[CS:APP-ch9] Virtual Memory

CS:APP ch-9 Virtual Memory

Virtual Memory

  • modern systems provide an abstraction of main memory

three important capabilities

  1. It uses main memory efficiently by treating it as a cache for an address space stored on disk, keeping only the active areas in main memory, and transferring data back and forth between disk and memory as needed.
  2. It simplifies memory management by providing each process with a uniform address space.
  3. It protects the address space of each process from corruption by other processes.

9.1 Physical and Virtual Addressing

Main memory organized as an array of M contiguous byte-size cells, each byte has a unique physical address.

Physical Addressing: use physical address ( PA ) to access memory

Virtual Addressing: use virtual address ( VA ) and translate to physical address

Addressing Translation: converting a virtual address to a physical one

9.2 Address Spaces

Virtual Address Space

  • CPU generates virtual addresses from an address space of $ N = 2^n $ addresses called the virtual address space {0 , 1, 2 ,…,N − 1}

Physical Address Space

  • A system also has a physical address space that corresponds to the M bytes of physical memory in the system {0 , 1, 2 ,…,M − 1}

9.3 VM as a Tool for Caching

A virtual memory is organized as an array of N contiguous byte-sized cells stored on disk. Each byte has a unique virtual address that serves as an index into the array.

VM systems partition the virtual memory into fixed-size blocks call Virtual Pages ( VP ) as transfer units between disk and main memory.

Three sets of VP: Unallocated, Cached, Uncached

DRAM cache organization

  1. large virtual pages ( cache block )( 4 KB to 2 MB )
  2. fully associative
  3. sophisticated replacement algorithms
  4. use write-back

Page Tables

A data structure stored in physical memory that maps virtual pages to physical pages.

Page Hit

Check valid bit, uses the physical memory address in the PTE (which points to the start of the cached page in PP 1) to construct the physical address of the word.

Page Faults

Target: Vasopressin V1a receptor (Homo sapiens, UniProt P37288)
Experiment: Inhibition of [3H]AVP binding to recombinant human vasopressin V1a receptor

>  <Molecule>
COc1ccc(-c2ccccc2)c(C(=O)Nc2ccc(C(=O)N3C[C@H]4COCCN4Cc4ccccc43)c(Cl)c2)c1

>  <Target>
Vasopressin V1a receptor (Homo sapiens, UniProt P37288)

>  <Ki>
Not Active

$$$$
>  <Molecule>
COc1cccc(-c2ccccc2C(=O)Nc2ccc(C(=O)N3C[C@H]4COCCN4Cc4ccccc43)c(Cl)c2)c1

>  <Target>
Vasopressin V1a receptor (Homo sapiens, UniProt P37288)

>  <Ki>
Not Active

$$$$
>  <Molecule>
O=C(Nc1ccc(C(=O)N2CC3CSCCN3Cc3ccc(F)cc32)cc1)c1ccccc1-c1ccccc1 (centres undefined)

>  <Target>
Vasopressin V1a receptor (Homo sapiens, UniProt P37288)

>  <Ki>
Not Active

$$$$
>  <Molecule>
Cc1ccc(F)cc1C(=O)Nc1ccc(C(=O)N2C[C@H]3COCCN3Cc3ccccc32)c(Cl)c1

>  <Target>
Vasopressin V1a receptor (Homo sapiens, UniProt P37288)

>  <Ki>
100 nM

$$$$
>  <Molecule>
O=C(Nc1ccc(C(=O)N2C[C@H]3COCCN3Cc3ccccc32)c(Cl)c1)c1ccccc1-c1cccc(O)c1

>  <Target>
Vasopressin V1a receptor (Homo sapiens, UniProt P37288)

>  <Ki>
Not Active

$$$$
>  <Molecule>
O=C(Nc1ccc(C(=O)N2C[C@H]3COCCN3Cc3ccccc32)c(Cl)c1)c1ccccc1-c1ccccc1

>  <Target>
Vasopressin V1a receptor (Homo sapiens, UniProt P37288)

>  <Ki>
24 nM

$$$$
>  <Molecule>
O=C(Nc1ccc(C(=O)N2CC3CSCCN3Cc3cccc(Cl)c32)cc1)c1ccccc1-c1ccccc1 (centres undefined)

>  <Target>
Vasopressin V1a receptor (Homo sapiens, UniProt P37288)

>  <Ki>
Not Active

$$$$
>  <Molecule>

The page fault exception invokes a page fault exception handler in the kernel

  1. selects a victim page, in this case VP 4 stored in PP 3.
  2. modifies the page table entry for VP 4 to reflect the fact that VP 4 is no longer cached in main memory.
  3. copies VP 3 from disk to PP 3 in memory, updates PTE 3, and then returns.
  4. restarts the faulting instruction and page hit
  5. The strategy of waiting until the last moment to swap in a page, when a miss occurs, is known as demand paging

9.4 VM as a Tool for Memory Management

Operating systems provide a separate page table, and thus a separate virtual address space, for each process.

  1. Linking: Allow each process to use the same basic format for its memory image ( code segment always start at 0x400000 )

  2. Loading: (1) Allocate Virtual Pages (2) Mark as invalid ( not cached ) (3) Point table entries to the location of in object file (4) Data are paged in th first time referenced

  3. Sharing: Multiple processes share a single copy of some code

  4. Memory Allocation


9.5 VM as a Tool for Memory Protection

three permission bits to each PTE

  • SUP must run in kernel mode
  • READ / WRITE

9.6 Address Translation

a mapping between an N-element virtual address space and M-element physical address space

Steps that the CPU hardware performs when there is a page hit / fault

Speeding up Address Translation with a TLB

  • a small cache of PTEs in the MMU called a translation look aside buffer (TLB)

Multi-Level Page Tables

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